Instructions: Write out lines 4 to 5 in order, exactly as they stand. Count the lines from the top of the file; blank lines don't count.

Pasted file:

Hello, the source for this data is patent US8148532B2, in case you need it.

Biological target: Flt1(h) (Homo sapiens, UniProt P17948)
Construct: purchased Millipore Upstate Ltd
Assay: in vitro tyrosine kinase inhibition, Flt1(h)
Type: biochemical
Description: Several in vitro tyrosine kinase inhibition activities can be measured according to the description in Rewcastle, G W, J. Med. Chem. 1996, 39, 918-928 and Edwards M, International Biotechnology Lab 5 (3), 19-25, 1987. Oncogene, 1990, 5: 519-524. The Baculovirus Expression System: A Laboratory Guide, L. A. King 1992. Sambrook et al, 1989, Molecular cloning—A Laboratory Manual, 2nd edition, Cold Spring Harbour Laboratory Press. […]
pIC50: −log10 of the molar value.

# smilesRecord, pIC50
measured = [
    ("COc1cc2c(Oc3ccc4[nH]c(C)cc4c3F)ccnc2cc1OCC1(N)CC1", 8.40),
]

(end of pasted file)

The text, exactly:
Assay: in vitro tyrosine kinase inhibition, Flt1(h)
Type: biochemical